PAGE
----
Knocking The Beatles off the Top (UK)

The Beatles had 17 number 1 hits singles in the UK. Only 1 act manged the feat of knocking them off the top spot twice, and that was Georgie Fame. On 14 January 1965 ‘Yeh Yeh’ dislodged ‘I Feel Fine’ and 3 years later on 24 January 1968 ‘The Ballad Of Bonnie And Clyde’ replaced ‘Hello Goodbye’ at number 1.


Other interesting facts about songs that knocked The Beatles off the top spot are that Peter and Gordon’s ‘A World Without Love’ was the only Lennon and MacCartney song to achieve this and Mary Hopkin’s ‘Those Were The Days’ was the 2nd release on Apple Records (The Beatles own label).

Here is a list of all the songs that replaced The Beatles at the top of the charts:

20 June 1963: ‘I Like It’ by Gerry & The Pacemakers replaced ‘From Me To You’

10 October 1963: ‘Do You Love Me’ by Brian Poole & The Tremeloes replaced ‘She Loves You’

16 January 1964: ‘Glad All Over’ by Dave Clark Five replaced I Want To Hold Your Hand

23 April 1964: ‘A World Without Love’ by Peter & Gordon replaced ‘Can’t Buy Me Love’

13 August 1964: ‘Do Wah Diddy Diddy’ by Manfred Mann replaced ‘A Hard Day’s Night’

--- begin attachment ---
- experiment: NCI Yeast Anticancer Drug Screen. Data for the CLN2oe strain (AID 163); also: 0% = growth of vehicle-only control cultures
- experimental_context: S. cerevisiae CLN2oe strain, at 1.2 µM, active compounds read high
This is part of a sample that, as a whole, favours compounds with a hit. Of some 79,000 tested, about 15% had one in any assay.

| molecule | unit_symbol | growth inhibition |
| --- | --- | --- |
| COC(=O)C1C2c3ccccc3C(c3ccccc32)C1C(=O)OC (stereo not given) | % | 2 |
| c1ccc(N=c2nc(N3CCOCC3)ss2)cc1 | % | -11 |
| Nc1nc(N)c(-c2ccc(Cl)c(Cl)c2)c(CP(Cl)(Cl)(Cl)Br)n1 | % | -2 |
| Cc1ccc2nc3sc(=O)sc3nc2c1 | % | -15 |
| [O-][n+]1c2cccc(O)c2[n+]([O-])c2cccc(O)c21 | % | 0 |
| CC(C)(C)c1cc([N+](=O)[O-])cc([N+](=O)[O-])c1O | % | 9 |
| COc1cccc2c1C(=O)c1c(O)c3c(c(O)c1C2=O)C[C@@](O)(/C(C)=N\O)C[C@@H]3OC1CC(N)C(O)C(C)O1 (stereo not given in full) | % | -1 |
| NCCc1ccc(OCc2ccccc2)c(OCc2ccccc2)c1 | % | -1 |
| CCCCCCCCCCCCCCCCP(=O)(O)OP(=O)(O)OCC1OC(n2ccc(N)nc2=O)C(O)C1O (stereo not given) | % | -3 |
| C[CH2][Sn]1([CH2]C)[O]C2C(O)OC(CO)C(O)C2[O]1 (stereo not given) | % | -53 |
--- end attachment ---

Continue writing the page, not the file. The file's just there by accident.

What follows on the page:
14 January 1965: ‘Yeah Yeah’ by Georgie Fame & The Blue Flames replaced ‘I Feel Fine’

13 May 1965: ‘King Of The Road’ by Roger Miller replaced ‘Ticket To Ride’

26 August 1965: ‘I Got You Babe’ by Sonny & Cher replaced ‘Help!’

20 January 1966: ‘Keep On Running’ by Spencer Davis Group replaced ‘Day Tripper / We Can Work It Out’

7 July 1966: ‘Sunny Afternoon’ by Kinks replaced ‘Paperback Writer’

15 September 1966: ‘All Or Nothing’ by Small Faces replaced ‘Yellow Submarine / Eleanor Rigby’

9 August 1967: ‘San Francisco (Be Sure To Wear Some Flowers In Your Hair)’ by Scott McKenzie replaced ‘All You Need Is Love’

24 January 1968: ‘The Ballad Of Bonnie & Clyde’ by Georgie Fame replaced ‘Hello Goodbye’

10 April 1968: ‘Congratulations’ by Cliff Richard replaced ‘Lady Madonna’

25 September 1968: ‘Those Were The Days’ by Mary Hopkin replaced ‘Hey Jude’

4 June 1969: ‘Dizzy’ by Tommy Roe replaced ‘Get Back’

2 July 1969: ‘Something In The Air’ by Thunderclap Newman replaced ‘The Ballad Of John & Yoko’